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‘Interstellar sails’ that propel spacecraft to speed of light using LASERS could take us to distant planets, experts say

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SPACECRAFT with sails could be propelled by lasers to the closest habitable planet to Earth.

That’s according to new calculations from researchers who think small spacecraft could be our best chance of exploring another habitable planet without it taking thousands of years to reach.

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Scientists hope to send small craft to Proxima Centauri b in the hope of confirming that the exoplanet is habitable[/caption]

The supposedly habitable planet in question is called Proxima Centauri b.

The exoplanet is rocky and is in the habitable region of the star it orbits.

Unfortunately, it’s just over 4.2 light years away and would take thousands of years to reach with our current technology.

A new study, published in the journal Nano Letters, suggests low-powered lasers based on Earth could launch small probes and propel them into deep space.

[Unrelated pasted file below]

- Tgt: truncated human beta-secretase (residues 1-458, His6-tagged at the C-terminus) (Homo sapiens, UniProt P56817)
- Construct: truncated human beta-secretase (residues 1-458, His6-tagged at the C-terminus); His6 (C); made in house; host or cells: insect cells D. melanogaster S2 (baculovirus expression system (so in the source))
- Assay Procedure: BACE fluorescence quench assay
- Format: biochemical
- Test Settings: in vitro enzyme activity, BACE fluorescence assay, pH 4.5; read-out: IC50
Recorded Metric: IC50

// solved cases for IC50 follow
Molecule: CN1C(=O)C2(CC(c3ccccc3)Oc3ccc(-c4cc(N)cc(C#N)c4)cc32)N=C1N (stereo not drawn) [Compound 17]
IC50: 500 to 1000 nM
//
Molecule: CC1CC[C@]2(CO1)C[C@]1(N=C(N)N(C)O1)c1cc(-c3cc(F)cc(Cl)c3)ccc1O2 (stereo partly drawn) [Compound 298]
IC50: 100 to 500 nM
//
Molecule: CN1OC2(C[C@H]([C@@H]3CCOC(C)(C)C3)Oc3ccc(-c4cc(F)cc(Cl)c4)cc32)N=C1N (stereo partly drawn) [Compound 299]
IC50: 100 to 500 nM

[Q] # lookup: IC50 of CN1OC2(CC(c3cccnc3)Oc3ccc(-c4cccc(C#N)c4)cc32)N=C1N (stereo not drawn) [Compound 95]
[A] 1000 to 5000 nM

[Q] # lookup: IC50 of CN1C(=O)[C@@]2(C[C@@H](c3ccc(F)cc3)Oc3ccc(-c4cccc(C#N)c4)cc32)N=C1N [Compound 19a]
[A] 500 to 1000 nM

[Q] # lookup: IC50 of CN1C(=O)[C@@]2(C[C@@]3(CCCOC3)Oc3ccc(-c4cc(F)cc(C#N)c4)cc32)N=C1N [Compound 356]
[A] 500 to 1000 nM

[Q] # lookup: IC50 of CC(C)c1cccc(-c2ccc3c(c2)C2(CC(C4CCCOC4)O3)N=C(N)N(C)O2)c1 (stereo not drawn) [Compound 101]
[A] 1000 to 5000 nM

The lasers would maneuver the small craft in the right direction.

Sails on the craft would catch laser beams just like sails on boats catch wind to help direct them.


Researchers hope that small spacecraft would be able to move at nearly the speed of light in this way.

Some scientists are already working on this concept.

A project called Breakthrough Starshot is hoping to send a small probe to Proxima Centauri b on mission that could take about 20 years.

The aim is to power the craft with a laser that can make it move at 20% the speed of light.

The new study in Nano Letters suggests it is possible to send similar small sailed craft on interplanetary and interstellar missions without needing a lot of fuel.

Researchers Ho-Ting Tung and Artur Davoyan think we’d only need low-powered lasers to send spacecraft at speeds never achieved before.

They also determined that the perfect materials for the laser catching sails on the craft were silicon nitride and boron nitride made on a tiny scale.

They said: “Space exploration is of paramount importance to advancing fundamental science and the global economy.

“However, today’s space missions are limited by existing propulsion technologies.”

And, concluded: “Our analysis indicates that lightweight (1–100 g) wafer-scale (∼10 cm) spacecraft may be propelled by lasers to orbits that are beyond the reach of current systems.”

Nano Letters, 2022

Laser powered craft could help us explore new worlds that are currently way out of reach[/caption]

In other news, Nasa has revealed a stunning image of an unusual ‘space triangle’ it was able to capture with the Hubble Space Telescope.

Elon Musk has long been vocal about his ambitions for colonizing Mars – here’s everything we know about his plan.

And, astronomers have observed a red giant star dying in real-time for the first time ever.

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